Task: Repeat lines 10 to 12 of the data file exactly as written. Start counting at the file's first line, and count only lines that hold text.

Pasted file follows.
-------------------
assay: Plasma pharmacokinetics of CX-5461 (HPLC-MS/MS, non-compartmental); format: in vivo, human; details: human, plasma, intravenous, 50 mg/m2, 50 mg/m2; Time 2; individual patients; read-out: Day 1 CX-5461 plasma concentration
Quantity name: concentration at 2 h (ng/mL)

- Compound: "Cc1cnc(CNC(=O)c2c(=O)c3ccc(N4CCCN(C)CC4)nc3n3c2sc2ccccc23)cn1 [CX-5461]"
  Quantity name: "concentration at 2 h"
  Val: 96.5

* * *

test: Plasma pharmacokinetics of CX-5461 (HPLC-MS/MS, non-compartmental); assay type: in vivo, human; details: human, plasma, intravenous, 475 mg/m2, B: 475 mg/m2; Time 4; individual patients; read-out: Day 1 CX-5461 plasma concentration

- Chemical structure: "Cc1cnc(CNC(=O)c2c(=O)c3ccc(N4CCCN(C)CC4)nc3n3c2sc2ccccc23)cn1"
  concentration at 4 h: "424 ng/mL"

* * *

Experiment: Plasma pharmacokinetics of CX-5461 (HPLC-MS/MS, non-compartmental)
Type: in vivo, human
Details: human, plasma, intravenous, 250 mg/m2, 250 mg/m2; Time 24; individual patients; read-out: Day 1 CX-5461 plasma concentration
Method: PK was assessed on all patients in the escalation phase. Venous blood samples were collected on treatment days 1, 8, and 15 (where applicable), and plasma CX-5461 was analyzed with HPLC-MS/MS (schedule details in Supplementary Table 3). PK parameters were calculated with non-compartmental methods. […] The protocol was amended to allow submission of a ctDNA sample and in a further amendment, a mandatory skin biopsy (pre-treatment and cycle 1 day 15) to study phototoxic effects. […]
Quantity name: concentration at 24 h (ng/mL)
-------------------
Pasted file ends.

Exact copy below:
* * *

Experiment: Plasma pharmacokinetics of CX-5461 (HPLC-MS/MS, non-compartmental)
Type: in vivo, human